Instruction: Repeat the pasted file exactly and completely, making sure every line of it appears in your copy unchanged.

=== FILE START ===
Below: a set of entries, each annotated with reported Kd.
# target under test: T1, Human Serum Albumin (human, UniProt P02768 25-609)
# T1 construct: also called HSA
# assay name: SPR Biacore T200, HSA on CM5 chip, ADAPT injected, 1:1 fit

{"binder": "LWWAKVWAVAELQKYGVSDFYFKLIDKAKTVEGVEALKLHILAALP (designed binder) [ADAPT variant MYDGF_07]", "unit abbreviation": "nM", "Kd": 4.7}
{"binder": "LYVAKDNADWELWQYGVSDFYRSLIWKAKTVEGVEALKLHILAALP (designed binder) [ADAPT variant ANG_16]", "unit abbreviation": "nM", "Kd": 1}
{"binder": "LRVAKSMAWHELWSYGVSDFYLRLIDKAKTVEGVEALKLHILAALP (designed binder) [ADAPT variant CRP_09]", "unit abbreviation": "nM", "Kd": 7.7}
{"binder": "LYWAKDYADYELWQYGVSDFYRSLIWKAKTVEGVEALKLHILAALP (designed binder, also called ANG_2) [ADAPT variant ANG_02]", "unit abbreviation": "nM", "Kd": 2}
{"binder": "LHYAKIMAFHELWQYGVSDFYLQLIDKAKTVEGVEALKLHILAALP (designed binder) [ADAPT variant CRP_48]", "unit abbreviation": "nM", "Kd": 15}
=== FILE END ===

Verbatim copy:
Below: a set of entries, each annotated with reported Kd.
# target under test: T1, Human Serum Albumin (human, UniProt P02768 25-609)
# T1 construct: also called HSA
# assay name: SPR Biacore T200, HSA on CM5 chip, ADAPT injected, 1:1 fit

{"binder": "LWWAKVWAVAELQKYGVSDFYFKLIDKAKTVEGVEALKLHILAALP (designed binder) [ADAPT variant MYDGF_07]", "unit abbreviation": "nM", "Kd": 4.7}
{"binder": "LYVAKDNADWELWQYGVSDFYRSLIWKAKTVEGVEALKLHILAALP (designed binder) [ADAPT variant ANG_16]", "unit abbreviation": "nM", "Kd": 1}
{"binder": "LRVAKSMAWHELWSYGVSDFYLRLIDKAKTVEGVEALKLHILAALP (designed binder) [ADAPT variant CRP_09]", "unit abbreviation": "nM", "Kd": 7.7}
{"binder": "LYWAKDYADYELWQYGVSDFYRSLIWKAKTVEGVEALKLHILAALP (designed binder, also called ANG_2) [ADAPT variant ANG_02]", "unit abbreviation": "nM", "Kd": 2}
{"binder": "LHYAKIMAFHELWQYGVSDFYLQLIDKAKTVEGVEALKLHILAALP (designed binder) [ADAPT variant CRP_48]", "unit abbreviation": "nM", "Kd": 15}